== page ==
But he was just warming up.

Despite his obvious gifts, the youthful Armstrong was a surprisingly shy musician, more comfortable in a subordinate role than acting as a bandleader. That was why he seemed content to play second cornet behind King Oliver even though many who heard him felt that it was Armstrong who should be wearing the crown. What he needed was someone to push him out front and into the limelight, and that someone was Lil Hardin, the pianist in Oliver's band.

Hardin was a gifted pianist who was already an established star when Armstrong arrived in Chicago in 1922. Although she later recalled being unimpressed when she first met the young cornet player, it wasn't long before she saw his potential -- both musically and personally. They became a couple, and by 1924, Armstrong had not only married Lil but, at her urging, struck out on his own as a bandleader.

His first band, the Hot Five, made its recording debut a year later, and music was never the same. Working with Lil on piano, Kid Ory on trombone, Johnny Dodds on clarinet and Johnny St. Cyr on banjo, Armstrong laid the very foundation of jazz. Not only did the group swing in a way that made other "hot" bands seem lukewarm, but Armstrong defined the very notion of the extended jazz solo.

Up until that time, most jazz solos amounted to a restatement of the melody, with some minor embellishments and an occasional blues fill between phrases. Armstrong pushed beyond that, offering extended melodies of his own devising. In his hands, the jazz solo became a form of spontaneous composition.

Within a year, the Hot Five became the Hot Seven, thanks to the addition of Pete Briggs on tuba and Baby Dodds on drums, and the template had been set. Although these groups had their share of popular success -- "Muskrat Ramble" and "West End Blues" were Top-10 singles -- their influence on other musicians was felt for

decades. The Armstrong groups became the models for jazz feel and improvisational genius. (In August, the Legacy division of Sony Music will reissue a boxed set of the complete recordings of the Hot Five and Hot Seven.)

Armstrong's brilliant musicianship would alone have earned him a place in history. But Satchmo was also a natural-born entertainer whose onstage antics attracted listeners less interested in musical breakthroughs than a good time. He would mug shamelessly and shout slangy encouragement to his cohorts. Moreover, under Lil's tutelage Louis became a stylish dresser and a suave presence onstage. It was no wonder audiences adored him.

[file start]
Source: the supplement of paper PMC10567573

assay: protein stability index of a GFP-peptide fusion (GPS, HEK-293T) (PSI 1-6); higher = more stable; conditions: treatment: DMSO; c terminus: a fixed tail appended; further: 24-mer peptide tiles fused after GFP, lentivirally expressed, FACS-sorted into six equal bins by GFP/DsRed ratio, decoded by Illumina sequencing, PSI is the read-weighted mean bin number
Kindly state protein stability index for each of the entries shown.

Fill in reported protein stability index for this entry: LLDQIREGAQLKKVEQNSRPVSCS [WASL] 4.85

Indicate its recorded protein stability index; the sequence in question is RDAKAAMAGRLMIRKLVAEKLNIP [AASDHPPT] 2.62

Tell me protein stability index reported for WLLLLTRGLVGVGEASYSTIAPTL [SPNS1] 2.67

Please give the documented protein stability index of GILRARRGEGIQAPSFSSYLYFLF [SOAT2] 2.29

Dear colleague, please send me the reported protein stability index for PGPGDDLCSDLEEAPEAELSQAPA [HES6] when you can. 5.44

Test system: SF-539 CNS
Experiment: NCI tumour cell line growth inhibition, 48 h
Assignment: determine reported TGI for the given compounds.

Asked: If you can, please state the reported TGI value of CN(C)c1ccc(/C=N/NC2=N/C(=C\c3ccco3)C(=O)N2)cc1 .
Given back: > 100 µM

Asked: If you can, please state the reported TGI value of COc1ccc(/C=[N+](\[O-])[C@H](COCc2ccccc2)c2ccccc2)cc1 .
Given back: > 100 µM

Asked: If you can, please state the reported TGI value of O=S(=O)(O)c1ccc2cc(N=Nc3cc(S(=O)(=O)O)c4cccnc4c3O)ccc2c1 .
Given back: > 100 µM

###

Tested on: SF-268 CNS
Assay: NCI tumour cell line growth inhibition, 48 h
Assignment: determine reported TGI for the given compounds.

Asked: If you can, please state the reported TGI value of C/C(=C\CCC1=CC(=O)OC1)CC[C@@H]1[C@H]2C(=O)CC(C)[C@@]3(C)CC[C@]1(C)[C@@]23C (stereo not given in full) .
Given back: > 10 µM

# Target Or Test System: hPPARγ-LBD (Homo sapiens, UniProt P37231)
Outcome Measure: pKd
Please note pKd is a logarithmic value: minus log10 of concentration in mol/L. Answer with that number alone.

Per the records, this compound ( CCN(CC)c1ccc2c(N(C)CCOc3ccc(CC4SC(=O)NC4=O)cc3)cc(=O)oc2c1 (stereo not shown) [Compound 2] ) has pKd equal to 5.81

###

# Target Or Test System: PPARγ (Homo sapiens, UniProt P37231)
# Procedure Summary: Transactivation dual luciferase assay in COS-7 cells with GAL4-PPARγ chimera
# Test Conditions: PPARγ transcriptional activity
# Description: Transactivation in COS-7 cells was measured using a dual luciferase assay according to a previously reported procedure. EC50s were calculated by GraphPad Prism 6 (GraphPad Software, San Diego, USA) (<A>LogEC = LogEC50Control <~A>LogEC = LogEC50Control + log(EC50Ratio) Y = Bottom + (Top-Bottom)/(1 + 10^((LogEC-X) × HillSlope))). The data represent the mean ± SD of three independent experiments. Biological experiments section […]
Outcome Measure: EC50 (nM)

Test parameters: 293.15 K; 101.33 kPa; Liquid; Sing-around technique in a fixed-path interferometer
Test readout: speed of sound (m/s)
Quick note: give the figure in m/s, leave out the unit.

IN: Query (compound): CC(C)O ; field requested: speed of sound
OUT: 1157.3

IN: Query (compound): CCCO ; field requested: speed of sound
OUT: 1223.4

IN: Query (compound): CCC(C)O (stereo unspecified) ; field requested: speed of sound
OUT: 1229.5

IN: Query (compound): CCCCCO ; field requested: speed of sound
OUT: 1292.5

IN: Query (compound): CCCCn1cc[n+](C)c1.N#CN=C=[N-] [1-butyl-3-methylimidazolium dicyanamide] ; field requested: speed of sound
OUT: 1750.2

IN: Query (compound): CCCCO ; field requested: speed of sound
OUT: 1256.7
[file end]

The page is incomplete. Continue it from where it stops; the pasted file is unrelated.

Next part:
By the mid-'30s, Armstrong was an established star. He had switched from cornet to trumpet, had made his name in New York playing in the band for the Fats Waller musical revue "Hot Chocolates" (Armstrong very nearly stole the show when he sang "Ain't Misbehavin'"), and had begun to appear in motion pictures. By the time war broke out in Europe, he was one of the biggest names in show business.

Yet he remained an iconoclast. Although he had little use for modern jazz, at one point dismissing Dizzy Gillespie and early bebop as "Chinese music," his own playing continued to develop, even when he went back to playing with New Orleans-style ensembles in the late '40s. And unlike other jazzmen of his era, he held onto his popularity well into the rock and roll era. His last No. 1 single was "Hello, Dolly!" in 1964, and his last appearance in the Top 40 came with "What a Wonderful World" in 1988--- 17 years after his death.

A lifelong diarist, Armstrong was forever recording his thoughts, and published an autobiography -- "Satchmo: My Life in New Orleans" -- in 1954. Rather than try to cover his roots with a coat of gentility, Armstrong was unabashed about his fondness for prostitutes and marijuana, and in fact had written a second volume of autobiography that he dubbed "Gage," after his pet name for the drug. (His manager, fearing the worst, kept the book from being published.)

There were those who felt Armstrong's clownish affability demeaned the value of his music. As Miles Davis famously complained, as a young musician he "hated the way [Armstrong] used to laugh and grin for audiences." To Davis' mind, being a good musician was enough.

But even he couldn't deny the musical import of Armstrong's life and work. "You know you can't play anything on a horn that Louis hasn't played -- even modern," Davis told critic Nat Hentoff. "I love his approach to the trumpet."

As did everyone.

Copyright © 2019, The Baltimore Sun, a Baltimore Sun Media Group publication | Place an Ad
73°